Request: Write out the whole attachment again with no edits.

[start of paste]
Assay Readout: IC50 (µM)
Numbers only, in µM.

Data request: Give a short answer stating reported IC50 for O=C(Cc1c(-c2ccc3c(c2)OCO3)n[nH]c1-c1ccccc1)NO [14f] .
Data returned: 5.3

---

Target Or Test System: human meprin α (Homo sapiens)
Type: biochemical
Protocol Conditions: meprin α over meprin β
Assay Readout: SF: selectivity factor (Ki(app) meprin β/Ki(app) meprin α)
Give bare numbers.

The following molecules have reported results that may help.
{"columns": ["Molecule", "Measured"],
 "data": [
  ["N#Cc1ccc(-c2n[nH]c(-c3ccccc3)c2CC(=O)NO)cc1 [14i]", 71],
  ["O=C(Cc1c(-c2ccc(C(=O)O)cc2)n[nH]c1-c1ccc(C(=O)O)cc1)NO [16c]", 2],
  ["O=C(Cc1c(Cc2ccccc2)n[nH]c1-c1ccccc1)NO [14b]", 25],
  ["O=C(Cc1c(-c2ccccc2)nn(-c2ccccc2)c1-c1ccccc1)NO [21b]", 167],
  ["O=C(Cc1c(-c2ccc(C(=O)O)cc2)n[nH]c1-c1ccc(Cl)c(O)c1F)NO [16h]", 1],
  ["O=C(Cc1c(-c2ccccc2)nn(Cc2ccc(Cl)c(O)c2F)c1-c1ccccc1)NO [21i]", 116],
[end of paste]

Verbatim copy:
Assay Readout: IC50 (µM)
Numbers only, in µM.

Data request: Give a short answer stating reported IC50 for O=C(Cc1c(-c2ccc3c(c2)OCO3)n[nH]c1-c1ccccc1)NO [14f] .
Data returned: 5.3

---

Target Or Test System: human meprin α (Homo sapiens)
Type: biochemical
Protocol Conditions: meprin α over meprin β
Assay Readout: SF: selectivity factor (Ki(app) meprin β/Ki(app) meprin α)
Give bare numbers.

The following molecules have reported results that may help.
{"columns": ["Molecule", "Measured"],
 "data": [
  ["N#Cc1ccc(-c2n[nH]c(-c3ccccc3)c2CC(=O)NO)cc1 [14i]", 71],
  ["O=C(Cc1c(-c2ccc(C(=O)O)cc2)n[nH]c1-c1ccc(C(=O)O)cc1)NO [16c]", 2],
  ["O=C(Cc1c(Cc2ccccc2)n[nH]c1-c1ccccc1)NO [14b]", 25],
  ["O=C(Cc1c(-c2ccccc2)nn(-c2ccccc2)c1-c1ccccc1)NO [21b]", 167],
  ["O=C(Cc1c(-c2ccc(C(=O)O)cc2)n[nH]c1-c1ccc(Cl)c(O)c1F)NO [16h]", 1],
  ["O=C(Cc1c(-c2ccccc2)nn(Cc2ccc(Cl)c(O)c2F)c1-c1ccccc1)NO [21i]", 116],